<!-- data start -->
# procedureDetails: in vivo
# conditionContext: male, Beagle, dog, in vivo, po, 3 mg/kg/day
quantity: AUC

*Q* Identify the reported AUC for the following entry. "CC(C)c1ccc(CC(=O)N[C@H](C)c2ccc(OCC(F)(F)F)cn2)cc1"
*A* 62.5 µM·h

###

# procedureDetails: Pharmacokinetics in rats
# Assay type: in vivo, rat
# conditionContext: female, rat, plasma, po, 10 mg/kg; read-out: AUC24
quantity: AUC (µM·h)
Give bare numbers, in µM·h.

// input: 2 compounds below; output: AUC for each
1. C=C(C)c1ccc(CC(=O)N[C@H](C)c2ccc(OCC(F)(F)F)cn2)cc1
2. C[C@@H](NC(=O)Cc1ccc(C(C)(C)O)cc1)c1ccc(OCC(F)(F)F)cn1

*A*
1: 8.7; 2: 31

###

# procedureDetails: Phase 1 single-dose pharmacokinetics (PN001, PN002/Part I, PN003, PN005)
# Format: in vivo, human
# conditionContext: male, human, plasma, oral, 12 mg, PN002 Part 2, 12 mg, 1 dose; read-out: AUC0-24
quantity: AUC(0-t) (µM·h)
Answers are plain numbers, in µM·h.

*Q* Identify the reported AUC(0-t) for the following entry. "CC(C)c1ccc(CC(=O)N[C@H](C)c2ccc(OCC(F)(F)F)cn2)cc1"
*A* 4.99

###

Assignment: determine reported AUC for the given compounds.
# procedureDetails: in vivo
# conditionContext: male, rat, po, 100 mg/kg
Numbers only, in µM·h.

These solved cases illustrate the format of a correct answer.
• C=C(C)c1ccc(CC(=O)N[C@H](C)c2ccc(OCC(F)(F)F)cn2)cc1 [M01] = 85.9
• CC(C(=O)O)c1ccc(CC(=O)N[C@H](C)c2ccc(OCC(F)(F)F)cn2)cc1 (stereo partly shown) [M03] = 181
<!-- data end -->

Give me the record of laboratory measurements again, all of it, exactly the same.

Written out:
# procedureDetails: in vivo
# conditionContext: male, Beagle, dog, in vivo, po, 3 mg/kg/day
quantity: AUC

*Q* Identify the reported AUC for the following entry. "CC(C)c1ccc(CC(=O)N[C@H](C)c2ccc(OCC(F)(F)F)cn2)cc1"
*A* 62.5 µM·h

###

# procedureDetails: Pharmacokinetics in rats
# Assay type: in vivo, rat
# conditionContext: female, rat, plasma, po, 10 mg/kg; read-out: AUC24
quantity: AUC (µM·h)
Give bare numbers, in µM·h.

// input: 2 compounds below; output: AUC for each
1. C=C(C)c1ccc(CC(=O)N[C@H](C)c2ccc(OCC(F)(F)F)cn2)cc1
2. C[C@@H](NC(=O)Cc1ccc(C(C)(C)O)cc1)c1ccc(OCC(F)(F)F)cn1

*A*
1: 8.7; 2: 31

###

# procedureDetails: Phase 1 single-dose pharmacokinetics (PN001, PN002/Part I, PN003, PN005)
# Format: in vivo, human
# conditionContext: male, human, plasma, oral, 12 mg, PN002 Part 2, 12 mg, 1 dose; read-out: AUC0-24
quantity: AUC(0-t) (µM·h)
Answers are plain numbers, in µM·h.

*Q* Identify the reported AUC(0-t) for the following entry. "CC(C)c1ccc(CC(=O)N[C@H](C)c2ccc(OCC(F)(F)F)cn2)cc1"
*A* 4.99

###

Assignment: determine reported AUC for the given compounds.
# procedureDetails: in vivo
# conditionContext: male, rat, po, 100 mg/kg
Numbers only, in µM·h.

These solved cases illustrate the format of a correct answer.
• C=C(C)c1ccc(CC(=O)N[C@H](C)c2ccc(OCC(F)(F)F)cn2)cc1 [M01] = 85.9
• CC(C(=O)O)c1ccc(CC(=O)N[C@H](C)c2ccc(OCC(F)(F)F)cn2)cc1 (stereo partly shown) [M03] = 181